So if my bitch starts to show signs of heat today, when do I start testing?
If we are starting from the initial signs of vulvar swelling, bloody vaginal discharge and /or attractiveness to male dogs: I would generally start at day 5-6 for bull breeds and 8-9 for the rest unless there is a history of a short cycle or ‘missing the bitch’ before.
Can you use any form of progesterone testing?
There are many forms of progesterone tests commercially available nowadays. Some tests are quantitative, meaning they give you a specific numerical value to the level of progesterone detected, and some and semi-quantitative, in that they don't give you a specific value but give you a range of values in which the sample fits best. Of the quantitative tests, there are different methodologies used: radio-immune assay (RIA)- considered the "gold standard" of reliable testing of progesterone levels, enzyme linked absorbent assay (ELISA) and chemiluminescence(Immulite). These tests use varying technology to measure levels of progesterone in blood samples. There are a few limitations to their use. The blood samples should be assayed at the same time each day, as steroid hormone levels can fluctuate throughout the day. The blood samples must be allowed to clot and the serum separated from the clot within 2 hours, without the use of a serum separator gel. The gel in serum separator tubes can contain an ingredient that artificially lowers the level of progesterone detected. Plain red top tubes can be used for this purpose. The tests are normally run by a laboratory so, in most cases they yield information within 24 hours, but they are not immediate. They can be more expensive in some cases.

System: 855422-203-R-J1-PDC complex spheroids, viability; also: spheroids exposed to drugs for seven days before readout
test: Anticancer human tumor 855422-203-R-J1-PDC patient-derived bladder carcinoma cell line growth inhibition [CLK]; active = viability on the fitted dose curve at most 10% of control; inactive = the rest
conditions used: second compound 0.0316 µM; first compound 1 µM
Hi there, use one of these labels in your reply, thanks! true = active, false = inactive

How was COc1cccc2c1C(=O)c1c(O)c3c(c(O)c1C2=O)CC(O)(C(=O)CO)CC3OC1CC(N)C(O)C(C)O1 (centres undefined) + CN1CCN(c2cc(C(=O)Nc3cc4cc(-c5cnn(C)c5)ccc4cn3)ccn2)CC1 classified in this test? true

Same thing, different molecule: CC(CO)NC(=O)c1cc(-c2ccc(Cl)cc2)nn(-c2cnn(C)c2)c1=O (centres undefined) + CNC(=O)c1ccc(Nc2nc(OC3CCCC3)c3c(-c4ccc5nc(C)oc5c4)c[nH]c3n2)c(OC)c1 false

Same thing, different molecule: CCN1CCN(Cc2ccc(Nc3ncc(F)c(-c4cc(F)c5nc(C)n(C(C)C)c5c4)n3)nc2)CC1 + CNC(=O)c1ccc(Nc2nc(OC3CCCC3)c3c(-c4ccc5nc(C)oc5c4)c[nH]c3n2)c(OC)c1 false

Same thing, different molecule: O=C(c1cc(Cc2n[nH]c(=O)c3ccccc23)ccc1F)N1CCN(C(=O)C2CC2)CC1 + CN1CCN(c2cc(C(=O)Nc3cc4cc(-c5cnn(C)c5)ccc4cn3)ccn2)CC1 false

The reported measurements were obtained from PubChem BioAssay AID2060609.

There is also some variability in levels of progesterone detected between different assays- meaning one should never try to compare progesterone levels assayed by RIA with another method like Immulite, expecting them to be comparable. It is always best to stick to one method and follow the trend.
Of the semi-quantitative tests: most employ a colour change to indicate whether the progesterone level falls into a low, intermediate or high test range. They can be convenient for immediate assay, although they are time-consuming in clinic, they do not provide a single numerical result, they can be somewhat difficult to interpret when the value of progesterone is intermediate to 2 of the ranges listed, and the lower and upper limits may be too high or too low to be of value in all cases. Any progesterone test used should be validated for the species used. Sometimes the cheaper test isn't so cost effective- especially if it's inaccurate!